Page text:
ICHI Sushi on Mission Street will donate a percentage of dinner proceeds tonight to the family of Stafone Jackson, a 20-year-old graduate of Mission High School who tragically drowned while camping last month.
According to news reports
, Jackson died after swimming out to a island of rocks at the Union Valley Reservoir in North El Dorado. Jackson had volunteered as a swim coach with the Special Olympics while in high school.
Until his fatal accident, Jackson had truly beaten the odds: He grew up in the Potrero Hill housing projects while excelling in honors classes at Mission, which won him academic scholarships at UC Riverside.
"He defied all the odds," says Arnold Zelaya, his football and basketball coach at Mission High. "To get out of public housing to go to a UC, and it turns out you drown while you're camping -- it's really difficult."
Greg Quintana, the head swim coach with the Special Olympics in San Francisco, says Jackson swam weekly during the January to June season for two years in a row. Jackson often swam freestyle with his head above the water in order to coach the other swimmers.
"He's a very strong kid," Quintana says. "To find he'd drowned, I just found it shocking.... I don't remember his having a bad stroke."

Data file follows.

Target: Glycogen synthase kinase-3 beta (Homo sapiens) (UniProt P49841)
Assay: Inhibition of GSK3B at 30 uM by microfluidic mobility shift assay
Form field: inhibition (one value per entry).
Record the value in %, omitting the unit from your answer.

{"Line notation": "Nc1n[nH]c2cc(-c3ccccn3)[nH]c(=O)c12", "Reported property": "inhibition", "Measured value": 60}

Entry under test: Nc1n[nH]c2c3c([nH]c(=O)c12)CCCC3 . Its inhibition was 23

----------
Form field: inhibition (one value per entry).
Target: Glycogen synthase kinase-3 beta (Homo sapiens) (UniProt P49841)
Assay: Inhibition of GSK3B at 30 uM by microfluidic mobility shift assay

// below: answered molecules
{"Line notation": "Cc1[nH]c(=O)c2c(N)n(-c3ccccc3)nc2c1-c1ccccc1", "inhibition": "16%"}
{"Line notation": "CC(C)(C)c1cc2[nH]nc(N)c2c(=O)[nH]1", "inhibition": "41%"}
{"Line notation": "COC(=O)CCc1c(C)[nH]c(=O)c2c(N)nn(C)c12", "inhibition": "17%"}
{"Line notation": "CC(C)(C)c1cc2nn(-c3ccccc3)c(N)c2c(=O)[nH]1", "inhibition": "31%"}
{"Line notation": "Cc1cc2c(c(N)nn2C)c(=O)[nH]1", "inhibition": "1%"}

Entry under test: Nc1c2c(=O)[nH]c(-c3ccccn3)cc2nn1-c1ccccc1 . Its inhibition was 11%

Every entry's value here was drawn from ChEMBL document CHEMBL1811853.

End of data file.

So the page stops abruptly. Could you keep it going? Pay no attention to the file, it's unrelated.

Quintana spoke at Jackson's funeral last month. Mission's Coach Zelaya also spoke, telling the story
of a gifted football player who was far from a natural basketball player, yet had more hustle than anyone else on the team:
When we seemed to be allowing the championship to slip through our hands, in one awesome display of awkwardness, Stafone fell to his rear, got back up, grabbed an offensive rebound, and threw up the ugliest shot that I'd ever seen. We watched it bounce off the backboard and go through the net as he was fouled. Stafone proceeded to throw up the ugliest freethrow I ever saw and bank that in. After that play, we never looked back and won our 2nd championship in three years. Stafone was a winner.
Zelaya says he wasn't surprised when Jackson decided against taking a scholarship to play football at Lewis and Clark in Portland, Oregon, and instead go to UC Riverside and play rugby. 'He was going to start something new, and he knew he was going to be good because he worked his butt off."
Zelaya said all of Jackson's teammates made it back for the funeral, and donned their letterman jackets in his honor.
"You'd be hard-pressed to find a better kid," Zelaya says. "I've worked with San Francisco kids for 19 years, and he was at the top of the list. That's what we should push all our San Francisco kids to be like."